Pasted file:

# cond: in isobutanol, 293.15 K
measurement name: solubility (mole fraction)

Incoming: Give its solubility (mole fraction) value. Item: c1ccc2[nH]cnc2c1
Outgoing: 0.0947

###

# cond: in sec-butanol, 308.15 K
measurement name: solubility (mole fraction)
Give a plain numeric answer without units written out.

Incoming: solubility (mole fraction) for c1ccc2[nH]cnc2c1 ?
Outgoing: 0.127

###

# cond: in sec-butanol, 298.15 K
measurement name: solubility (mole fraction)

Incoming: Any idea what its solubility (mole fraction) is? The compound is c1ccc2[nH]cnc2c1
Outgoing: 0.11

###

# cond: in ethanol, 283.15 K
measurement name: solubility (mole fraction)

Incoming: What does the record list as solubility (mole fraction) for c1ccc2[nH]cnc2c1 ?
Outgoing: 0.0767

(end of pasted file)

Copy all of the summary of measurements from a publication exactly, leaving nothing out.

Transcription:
# cond: in isobutanol, 293.15 K
measurement name: solubility (mole fraction)

Incoming: Give its solubility (mole fraction) value. Item: c1ccc2[nH]cnc2c1
Outgoing: 0.0947

###

# cond: in sec-butanol, 308.15 K
measurement name: solubility (mole fraction)
Give a plain numeric answer without units written out.

Incoming: solubility (mole fraction) for c1ccc2[nH]cnc2c1 ?
Outgoing: 0.127

###

# cond: in sec-butanol, 298.15 K
measurement name: solubility (mole fraction)

Incoming: Any idea what its solubility (mole fraction) is? The compound is c1ccc2[nH]cnc2c1
Outgoing: 0.11

###

# cond: in ethanol, 283.15 K
measurement name: solubility (mole fraction)

Incoming: What does the record list as solubility (mole fraction) for c1ccc2[nH]cnc2c1 ?
Outgoing: 0.0767